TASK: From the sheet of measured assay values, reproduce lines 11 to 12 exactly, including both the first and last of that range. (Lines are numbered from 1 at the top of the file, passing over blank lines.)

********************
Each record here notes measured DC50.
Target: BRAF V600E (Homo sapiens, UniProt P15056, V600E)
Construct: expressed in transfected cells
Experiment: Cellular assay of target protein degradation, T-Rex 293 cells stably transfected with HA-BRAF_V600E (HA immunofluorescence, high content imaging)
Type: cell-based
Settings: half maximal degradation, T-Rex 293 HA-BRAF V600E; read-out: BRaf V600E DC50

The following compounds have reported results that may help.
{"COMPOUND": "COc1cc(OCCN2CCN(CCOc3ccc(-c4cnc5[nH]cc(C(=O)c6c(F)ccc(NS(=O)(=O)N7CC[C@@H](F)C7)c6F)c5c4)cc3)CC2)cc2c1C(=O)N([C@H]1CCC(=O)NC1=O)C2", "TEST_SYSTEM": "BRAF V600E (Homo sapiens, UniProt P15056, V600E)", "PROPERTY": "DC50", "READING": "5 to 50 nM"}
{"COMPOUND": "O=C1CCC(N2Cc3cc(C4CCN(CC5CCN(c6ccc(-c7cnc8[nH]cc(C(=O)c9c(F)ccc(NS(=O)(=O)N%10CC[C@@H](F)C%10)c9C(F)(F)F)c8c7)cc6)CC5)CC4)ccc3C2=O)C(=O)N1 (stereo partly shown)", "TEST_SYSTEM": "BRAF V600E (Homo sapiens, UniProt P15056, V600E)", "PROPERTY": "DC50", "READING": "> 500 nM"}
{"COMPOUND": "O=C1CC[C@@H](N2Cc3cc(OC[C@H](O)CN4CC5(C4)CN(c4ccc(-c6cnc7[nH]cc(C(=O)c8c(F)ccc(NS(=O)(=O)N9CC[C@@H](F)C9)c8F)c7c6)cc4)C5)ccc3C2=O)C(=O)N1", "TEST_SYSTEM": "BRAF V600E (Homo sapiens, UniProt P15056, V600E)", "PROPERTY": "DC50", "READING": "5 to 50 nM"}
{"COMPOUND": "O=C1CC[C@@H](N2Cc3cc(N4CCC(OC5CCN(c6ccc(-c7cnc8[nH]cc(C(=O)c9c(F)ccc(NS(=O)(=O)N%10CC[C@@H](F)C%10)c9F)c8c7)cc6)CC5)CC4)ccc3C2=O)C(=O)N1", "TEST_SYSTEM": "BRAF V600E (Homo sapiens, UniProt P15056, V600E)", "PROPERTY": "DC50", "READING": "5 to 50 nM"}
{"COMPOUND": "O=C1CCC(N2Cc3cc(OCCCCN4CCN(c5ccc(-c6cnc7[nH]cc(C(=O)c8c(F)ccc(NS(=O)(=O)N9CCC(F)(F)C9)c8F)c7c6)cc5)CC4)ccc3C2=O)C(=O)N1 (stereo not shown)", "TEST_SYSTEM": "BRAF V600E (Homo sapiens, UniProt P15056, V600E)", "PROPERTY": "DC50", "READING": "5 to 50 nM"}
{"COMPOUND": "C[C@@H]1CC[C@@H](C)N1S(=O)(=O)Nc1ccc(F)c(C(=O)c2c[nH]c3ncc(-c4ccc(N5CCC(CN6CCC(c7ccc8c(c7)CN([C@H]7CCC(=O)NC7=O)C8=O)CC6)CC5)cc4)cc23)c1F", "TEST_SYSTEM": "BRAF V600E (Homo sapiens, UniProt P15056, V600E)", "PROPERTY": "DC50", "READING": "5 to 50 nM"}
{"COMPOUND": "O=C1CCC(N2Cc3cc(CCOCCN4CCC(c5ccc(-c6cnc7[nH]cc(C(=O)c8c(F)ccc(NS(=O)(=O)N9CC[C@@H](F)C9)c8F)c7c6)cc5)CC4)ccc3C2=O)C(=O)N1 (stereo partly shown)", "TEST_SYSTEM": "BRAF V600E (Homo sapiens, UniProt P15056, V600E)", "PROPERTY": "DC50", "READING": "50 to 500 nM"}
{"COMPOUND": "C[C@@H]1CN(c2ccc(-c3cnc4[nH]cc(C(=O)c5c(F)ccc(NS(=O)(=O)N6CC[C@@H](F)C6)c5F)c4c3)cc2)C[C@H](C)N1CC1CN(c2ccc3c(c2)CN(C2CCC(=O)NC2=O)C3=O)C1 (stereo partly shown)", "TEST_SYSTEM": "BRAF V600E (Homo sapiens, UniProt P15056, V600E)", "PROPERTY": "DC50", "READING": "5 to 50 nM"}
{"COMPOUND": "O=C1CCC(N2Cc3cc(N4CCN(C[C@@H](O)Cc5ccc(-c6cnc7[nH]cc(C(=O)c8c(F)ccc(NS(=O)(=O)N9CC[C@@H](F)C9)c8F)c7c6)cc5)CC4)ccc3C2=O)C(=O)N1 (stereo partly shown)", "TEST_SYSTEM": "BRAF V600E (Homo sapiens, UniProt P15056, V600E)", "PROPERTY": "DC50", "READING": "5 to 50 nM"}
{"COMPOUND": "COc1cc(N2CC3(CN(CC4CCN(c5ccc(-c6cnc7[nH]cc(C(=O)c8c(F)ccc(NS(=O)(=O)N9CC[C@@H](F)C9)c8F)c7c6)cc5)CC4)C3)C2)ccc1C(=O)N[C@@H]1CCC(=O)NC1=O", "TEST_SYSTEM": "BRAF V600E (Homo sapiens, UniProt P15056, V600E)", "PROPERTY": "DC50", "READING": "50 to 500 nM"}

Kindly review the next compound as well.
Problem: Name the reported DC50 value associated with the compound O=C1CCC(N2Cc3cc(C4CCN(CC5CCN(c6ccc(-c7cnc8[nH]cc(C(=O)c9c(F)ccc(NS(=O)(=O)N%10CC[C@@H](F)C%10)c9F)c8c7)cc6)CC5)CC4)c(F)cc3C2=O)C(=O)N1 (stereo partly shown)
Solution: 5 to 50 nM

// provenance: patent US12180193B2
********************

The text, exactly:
{"COMPOUND": "O=C1CC[C@@H](N2Cc3cc(N4CCC(OC5CCN(c6ccc(-c7cnc8[nH]cc(C(=O)c9c(F)ccc(NS(=O)(=O)N%10CC[C@@H](F)C%10)c9F)c8c7)cc6)CC5)CC4)ccc3C2=O)C(=O)N1", "TEST_SYSTEM": "BRAF V600E (Homo sapiens, UniProt P15056, V600E)", "PROPERTY": "DC50", "READING": "5 to 50 nM"}
{"COMPOUND": "O=C1CCC(N2Cc3cc(OCCCCN4CCN(c5ccc(-c6cnc7[nH]cc(C(=O)c8c(F)ccc(NS(=O)(=O)N9CCC(F)(F)C9)c8F)c7c6)cc5)CC4)ccc3C2=O)C(=O)N1 (stereo not shown)", "TEST_SYSTEM": "BRAF V600E (Homo sapiens, UniProt P15056, V600E)", "PROPERTY": "DC50", "READING": "5 to 50 nM"}